Fleet Management: Budgeting Issues and Standstill Losses
As the energy transition progresses, increasingly more companies are upgrading their fleet of passenger vehicles from internal combustion engines to electric vehicles. While there are many benefits to this transition, fleet managers are now also facing new and different challenges when it comes to managing and expanding their fleets. One unexpected challenge that fleet managers with EVs tell us they have encountered is difficulty in accurately budgeting for electric vehicles and then facing unexpected standstill losses as a result.
When investing in a new vehicle, companies must estimate the running costs of the car for the coming year to then be able to define their budget. Issues occur when the running cost of the vehicle ends up going overbudget. This happens because the fleet manager underestimated the total cost of owning and running the vehicle, and certain costs are thus incurred that were not considered in the budget. Fleet managers often observe too late that the energy consumption of the electric vehicles can be quite high, even while an employee is parked and the car is therefore stationary. This is what we call standstill losses, and it is something that many fleet managers are not aware of and therefore do not consider when first estimating the cost of an EV. A fleet manager will generally calculate the total cost of the vehicle based on three factors: the consumption quoted by the manufacturer, the expected kilometres covered by the driver and the price of electricity. However, the cars also consume electricity even when they are not moving, meaning the overall consumption is often higher than anticipated.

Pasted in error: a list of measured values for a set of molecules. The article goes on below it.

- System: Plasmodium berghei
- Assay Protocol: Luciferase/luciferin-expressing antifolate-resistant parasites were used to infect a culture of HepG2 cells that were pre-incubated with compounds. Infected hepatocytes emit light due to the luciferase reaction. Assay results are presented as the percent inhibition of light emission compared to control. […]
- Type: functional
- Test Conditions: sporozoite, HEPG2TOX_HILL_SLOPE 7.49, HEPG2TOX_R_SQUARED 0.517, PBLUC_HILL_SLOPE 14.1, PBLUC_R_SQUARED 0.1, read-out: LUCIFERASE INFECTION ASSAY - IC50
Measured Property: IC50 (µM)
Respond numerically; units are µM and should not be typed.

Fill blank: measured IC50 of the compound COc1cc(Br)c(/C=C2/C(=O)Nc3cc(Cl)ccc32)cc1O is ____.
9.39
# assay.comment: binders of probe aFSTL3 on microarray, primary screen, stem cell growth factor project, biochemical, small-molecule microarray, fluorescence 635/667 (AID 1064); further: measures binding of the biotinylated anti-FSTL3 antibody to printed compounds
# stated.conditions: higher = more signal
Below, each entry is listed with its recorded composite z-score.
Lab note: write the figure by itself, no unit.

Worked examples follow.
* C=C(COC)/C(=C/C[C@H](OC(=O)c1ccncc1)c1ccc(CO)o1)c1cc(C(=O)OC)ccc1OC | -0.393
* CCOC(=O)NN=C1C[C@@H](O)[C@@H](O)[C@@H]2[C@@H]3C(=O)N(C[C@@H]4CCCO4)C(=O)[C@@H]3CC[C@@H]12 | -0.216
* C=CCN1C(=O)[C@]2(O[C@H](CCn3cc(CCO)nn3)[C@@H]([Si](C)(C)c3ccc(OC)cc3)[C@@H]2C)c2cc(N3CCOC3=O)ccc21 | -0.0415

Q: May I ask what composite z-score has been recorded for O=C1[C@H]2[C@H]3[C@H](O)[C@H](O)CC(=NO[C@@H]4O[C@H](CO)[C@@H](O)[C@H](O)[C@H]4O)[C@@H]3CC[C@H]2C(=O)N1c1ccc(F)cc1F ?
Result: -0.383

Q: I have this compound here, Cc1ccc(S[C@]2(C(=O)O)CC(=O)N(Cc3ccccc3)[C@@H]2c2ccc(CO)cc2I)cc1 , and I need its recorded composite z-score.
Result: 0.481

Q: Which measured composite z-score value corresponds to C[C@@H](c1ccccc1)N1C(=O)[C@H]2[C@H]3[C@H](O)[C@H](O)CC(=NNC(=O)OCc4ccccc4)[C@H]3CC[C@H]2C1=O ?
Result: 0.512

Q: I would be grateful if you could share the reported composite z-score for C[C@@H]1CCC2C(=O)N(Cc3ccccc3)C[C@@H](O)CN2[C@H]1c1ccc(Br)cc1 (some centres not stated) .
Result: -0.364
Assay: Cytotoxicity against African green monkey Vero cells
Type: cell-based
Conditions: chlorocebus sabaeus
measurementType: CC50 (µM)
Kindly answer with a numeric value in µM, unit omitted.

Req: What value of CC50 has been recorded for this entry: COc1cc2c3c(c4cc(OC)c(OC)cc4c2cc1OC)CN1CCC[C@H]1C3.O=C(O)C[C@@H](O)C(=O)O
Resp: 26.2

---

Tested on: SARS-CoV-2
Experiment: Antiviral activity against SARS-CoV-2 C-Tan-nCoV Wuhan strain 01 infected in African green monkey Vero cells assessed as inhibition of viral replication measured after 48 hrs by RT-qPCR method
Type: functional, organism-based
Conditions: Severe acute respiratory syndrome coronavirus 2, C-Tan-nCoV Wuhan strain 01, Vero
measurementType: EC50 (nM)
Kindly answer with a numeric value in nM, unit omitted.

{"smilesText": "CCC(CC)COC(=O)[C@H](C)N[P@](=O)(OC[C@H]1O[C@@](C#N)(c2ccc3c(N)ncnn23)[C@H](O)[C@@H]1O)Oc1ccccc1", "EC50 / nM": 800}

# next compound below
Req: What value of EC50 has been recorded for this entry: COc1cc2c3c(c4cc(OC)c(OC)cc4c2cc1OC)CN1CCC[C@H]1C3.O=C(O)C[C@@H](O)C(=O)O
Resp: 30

Since several fleet managers highlighted this concern to us, re.alto has started estimating the cost of these standstill losses to help enable fleet managers to budget more accurately in future. To do this, we refer to data that we obtain from the cars, including odometer readings and GPS locations. Obviously, the cars consume the most electricity while they are being driven. However, our analyses show that they also consume significantly more than expected while parked. Typical losses mount to about 3% of its battery capacity every 24 hours while it is parked and doing nothing. While this number may vary slightly from brand to brand, it ultimately amounts to about 20-25% of the total energy that is consumed by a car being wasted as standstill losses. That is roughly 500-600 euros worth of electricity a year for a single car that the fleet managers didn’t budget for because they were either completely unaware of the issue or because they are simply unable to monitor these factors. Naturally, such costs can quickly accumulate if multiple cars are purchased, and this then leads to a big headache for fleet managers, who have only considered the watt/hour per KM that the car is expected to drive. This is where re.alto comes in, because our Connect platform can give fleet managers better insight into this consumption and ultimately help save them money. The Connect platform can therefore enable fleet managers to budget better by taking into account the standstill losses and by helping them identify abnormal situations that require special attention.
Feel free to reach out to us today for more information on how re.alto can help you estimate these costs and budget more accurately to improve your company’s transition to EV.
The graph above shows on the left axis the total accumulated charging (in grey) over time, whereas the red and blue lines indicate the split between energy used during driving or during standstill respectively. On the right axis, the yellow line indicates the average consumption of the car during driving.